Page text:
Offshore Indirect Transfers

Brazilian capital gain taxation upon indirect transfer of assets located in Brazil

[REMOVED]

 

Given the potential changes to the domestic tax system, we present below the implications of the current tax scenario and the anticipated changes to the way multinational groups invest into Brazil.

 

Current landscape and expected impacts of the Reform on inbound investments

Under current rules, Brazilian legal entities are subject to a 34% Corporate Income Tax rate. Such investment remunerates its foreign shareholders via withholding tax-free dividends and Interest on Net Equity subject to a 15% withholding tax but deductible at the full tax rate in Brazil (34%).

Given the most common structures to hold investments into Brazil (via European holding companies e.g. Luxembourg, Netherlands, Spain etc) would characterize such interest in the Brazilian subsidiary as a qualifying participation (assuming a non-portfolio investment) under ordinary participation exemption regimes (under which dividends received from the qualifying investment are exempt), dividends paid to such holding entity would not be subject to tax in the corresponding jurisdiction.

The tax treatment applicable to Interest on Net Equity would depend on the income characterization by the receiving country. If treated as dividends (as it is equity-based), the income flow would be exempt under the same abovementioned participation exemption rules. Conversely, if treated as interest (as it generates a tax deduction in Brazil), the income would be included in the tax base of the receiving entity but a foreign tax credit for the 15% withholding tax would be allowed (certain tax treaties signed by Brazil have also tax sparing clauses that could increase such foreign tax credit to 20% or even 25%, possibly neutralizing the effect for Corporate Income Tax purposes at the level of the holding company).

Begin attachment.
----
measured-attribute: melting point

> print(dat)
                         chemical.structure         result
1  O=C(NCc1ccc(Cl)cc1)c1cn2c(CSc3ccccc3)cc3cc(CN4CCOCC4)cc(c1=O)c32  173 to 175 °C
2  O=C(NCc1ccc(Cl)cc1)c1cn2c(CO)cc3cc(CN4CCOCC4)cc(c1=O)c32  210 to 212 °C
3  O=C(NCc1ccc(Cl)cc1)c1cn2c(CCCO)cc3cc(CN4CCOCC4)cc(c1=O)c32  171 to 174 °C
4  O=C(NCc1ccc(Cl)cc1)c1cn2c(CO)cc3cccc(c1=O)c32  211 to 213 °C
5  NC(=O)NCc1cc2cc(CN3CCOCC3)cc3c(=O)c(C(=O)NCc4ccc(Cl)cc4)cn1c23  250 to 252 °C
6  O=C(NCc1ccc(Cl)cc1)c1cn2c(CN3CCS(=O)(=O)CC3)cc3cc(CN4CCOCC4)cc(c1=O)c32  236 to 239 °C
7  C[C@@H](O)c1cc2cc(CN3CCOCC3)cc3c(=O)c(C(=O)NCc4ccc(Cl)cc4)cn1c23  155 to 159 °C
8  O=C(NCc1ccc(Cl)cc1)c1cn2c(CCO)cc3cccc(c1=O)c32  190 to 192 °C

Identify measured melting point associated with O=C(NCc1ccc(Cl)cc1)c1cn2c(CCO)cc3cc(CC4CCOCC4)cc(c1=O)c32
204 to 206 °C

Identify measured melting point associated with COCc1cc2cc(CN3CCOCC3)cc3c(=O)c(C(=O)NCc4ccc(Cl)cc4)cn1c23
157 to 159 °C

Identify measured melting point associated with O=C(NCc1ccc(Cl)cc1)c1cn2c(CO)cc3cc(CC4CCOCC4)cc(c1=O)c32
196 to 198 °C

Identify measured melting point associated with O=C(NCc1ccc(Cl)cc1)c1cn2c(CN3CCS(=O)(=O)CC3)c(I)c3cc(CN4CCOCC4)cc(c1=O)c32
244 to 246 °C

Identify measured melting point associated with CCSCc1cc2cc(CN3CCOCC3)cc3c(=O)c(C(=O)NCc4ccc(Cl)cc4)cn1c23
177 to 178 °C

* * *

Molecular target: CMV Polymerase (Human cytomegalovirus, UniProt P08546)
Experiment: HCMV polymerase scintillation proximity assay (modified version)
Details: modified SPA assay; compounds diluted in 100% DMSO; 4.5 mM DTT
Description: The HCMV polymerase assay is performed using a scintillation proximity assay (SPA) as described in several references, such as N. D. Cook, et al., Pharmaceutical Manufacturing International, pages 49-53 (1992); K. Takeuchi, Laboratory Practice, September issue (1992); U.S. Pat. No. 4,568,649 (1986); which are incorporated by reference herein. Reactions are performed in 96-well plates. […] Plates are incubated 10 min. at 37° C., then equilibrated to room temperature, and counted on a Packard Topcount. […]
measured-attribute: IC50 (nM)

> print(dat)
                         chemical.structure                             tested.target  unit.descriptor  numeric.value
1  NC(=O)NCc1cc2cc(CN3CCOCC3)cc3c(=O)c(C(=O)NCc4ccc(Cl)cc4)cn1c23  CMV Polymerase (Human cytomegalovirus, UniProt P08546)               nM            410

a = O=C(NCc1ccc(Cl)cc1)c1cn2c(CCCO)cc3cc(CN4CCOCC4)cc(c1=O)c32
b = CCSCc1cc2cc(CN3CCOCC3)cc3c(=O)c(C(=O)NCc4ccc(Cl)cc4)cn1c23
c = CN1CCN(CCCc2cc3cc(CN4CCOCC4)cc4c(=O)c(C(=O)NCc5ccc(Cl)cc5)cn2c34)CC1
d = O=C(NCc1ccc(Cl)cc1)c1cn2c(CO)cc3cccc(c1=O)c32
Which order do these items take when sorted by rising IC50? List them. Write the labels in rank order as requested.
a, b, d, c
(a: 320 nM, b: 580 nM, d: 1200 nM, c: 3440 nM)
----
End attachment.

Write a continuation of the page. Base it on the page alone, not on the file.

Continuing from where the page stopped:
In the proposed new scenario, assuming the tax burden included in the substitutive bill, legal entities in Brazil will be taxed at 24% (for 2022) and 21.5% (for 2023 onwards).

However, upon dividend distributions, a 20% withholding tax would apply. Such rate could be reduced to 15%/10% if there is double tax treaty in place between Brazil and the country of residence of the beneficiary. For investors located in a tax haven or subject to a privileged tax regime, the withholding tax rate would be increased to 30%. Some examples here would be Ireland (black-listed from a Brazilian perspective), Dutch/Austrian holding companies with no relevant economic substance, and Swiss companies subject to a total tax burden under 20% (gray-listed in Brazil).

Interest on Net Equity would be subject to a 15% withholding tax rate, nevertheless, it would not be deductible for Corporate Income Tax purposes.

Under this new scenario, assuming the income flow would be exempt under the holding company participation exemption regime, the withholding tax at source in Brazil would be a cost for the investor as it would not be creditable at the level of the receiving entity. As Interest on Net Equity payments would be no longer deductible from a Brazilian tax standpoint, they will likely be treated as dividends under the tax rules of the holding company jurisdiction and the 15% would also represent an unrecoverable cost for the investor.

Given the exemption of dividends income at the level of the holding company, potential tax sparing clauses in double tax treaties signed with Brazil would not mitigate the overall tax burden.

Potential scenarios to face this new reality could be:

 

 

Investment structures into Brazil through legal entities that are black or gray-listed from a Brazilian tax perspective would also need to be reviewed as they would bear a 30% withholding tax rate at source with no or limited taxation at the level of the receiving entity; and/or

 

 

As the bill of law will still go through both houses of the Brazilian Congress, additional changes are expected, including discussions on progressive tax rates for dividend distributions, which are already on the table.

 

Finally, we recommend multinational groups investing in Brazil to keep a close look to tax reform developments aiming at planning ahead for potential adverse tax consequences.

Related attorneys: Luis Felipe de Campos /